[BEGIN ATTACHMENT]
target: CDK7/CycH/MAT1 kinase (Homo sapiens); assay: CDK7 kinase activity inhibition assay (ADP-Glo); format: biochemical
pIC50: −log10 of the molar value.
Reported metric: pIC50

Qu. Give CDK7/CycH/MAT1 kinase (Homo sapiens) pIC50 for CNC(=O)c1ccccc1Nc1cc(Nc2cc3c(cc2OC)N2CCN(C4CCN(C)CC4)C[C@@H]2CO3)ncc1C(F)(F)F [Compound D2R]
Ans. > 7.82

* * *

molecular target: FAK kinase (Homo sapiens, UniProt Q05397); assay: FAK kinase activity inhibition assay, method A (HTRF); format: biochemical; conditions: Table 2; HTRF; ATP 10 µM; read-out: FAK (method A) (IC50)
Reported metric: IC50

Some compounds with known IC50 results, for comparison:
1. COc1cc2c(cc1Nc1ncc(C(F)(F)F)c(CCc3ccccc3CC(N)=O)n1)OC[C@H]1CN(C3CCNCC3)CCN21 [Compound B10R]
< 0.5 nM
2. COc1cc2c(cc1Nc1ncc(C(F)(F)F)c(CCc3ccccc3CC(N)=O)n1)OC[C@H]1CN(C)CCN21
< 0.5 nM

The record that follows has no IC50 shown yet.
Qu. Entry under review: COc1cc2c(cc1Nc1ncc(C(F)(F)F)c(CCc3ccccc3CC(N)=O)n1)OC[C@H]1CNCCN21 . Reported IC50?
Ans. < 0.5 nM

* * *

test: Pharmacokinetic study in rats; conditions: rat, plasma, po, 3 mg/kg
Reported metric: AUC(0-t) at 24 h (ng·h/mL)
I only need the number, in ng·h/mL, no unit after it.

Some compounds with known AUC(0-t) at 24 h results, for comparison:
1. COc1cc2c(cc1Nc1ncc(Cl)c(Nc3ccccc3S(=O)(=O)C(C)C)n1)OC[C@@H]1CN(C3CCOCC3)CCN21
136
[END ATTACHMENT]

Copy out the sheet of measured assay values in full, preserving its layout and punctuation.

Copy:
target: CDK7/CycH/MAT1 kinase (Homo sapiens); assay: CDK7 kinase activity inhibition assay (ADP-Glo); format: biochemical
pIC50: −log10 of the molar value.
Reported metric: pIC50

Qu. Give CDK7/CycH/MAT1 kinase (Homo sapiens) pIC50 for CNC(=O)c1ccccc1Nc1cc(Nc2cc3c(cc2OC)N2CCN(C4CCN(C)CC4)C[C@@H]2CO3)ncc1C(F)(F)F [Compound D2R]
Ans. > 7.82

* * *

molecular target: FAK kinase (Homo sapiens, UniProt Q05397); assay: FAK kinase activity inhibition assay, method A (HTRF); format: biochemical; conditions: Table 2; HTRF; ATP 10 µM; read-out: FAK (method A) (IC50)
Reported metric: IC50

Some compounds with known IC50 results, for comparison:
1. COc1cc2c(cc1Nc1ncc(C(F)(F)F)c(CCc3ccccc3CC(N)=O)n1)OC[C@H]1CN(C3CCNCC3)CCN21 [Compound B10R]
< 0.5 nM
2. COc1cc2c(cc1Nc1ncc(C(F)(F)F)c(CCc3ccccc3CC(N)=O)n1)OC[C@H]1CN(C)CCN21
< 0.5 nM

The record that follows has no IC50 shown yet.
Qu. Entry under review: COc1cc2c(cc1Nc1ncc(C(F)(F)F)c(CCc3ccccc3CC(N)=O)n1)OC[C@H]1CNCCN21 . Reported IC50?
Ans. < 0.5 nM

* * *

test: Pharmacokinetic study in rats; conditions: rat, plasma, po, 3 mg/kg
Reported metric: AUC(0-t) at 24 h (ng·h/mL)
I only need the number, in ng·h/mL, no unit after it.

Some compounds with known AUC(0-t) at 24 h results, for comparison:
1. COc1cc2c(cc1Nc1ncc(Cl)c(Nc3ccccc3S(=O)(=O)C(C)C)n1)OC[C@@H]1CN(C3CCOCC3)CCN21
136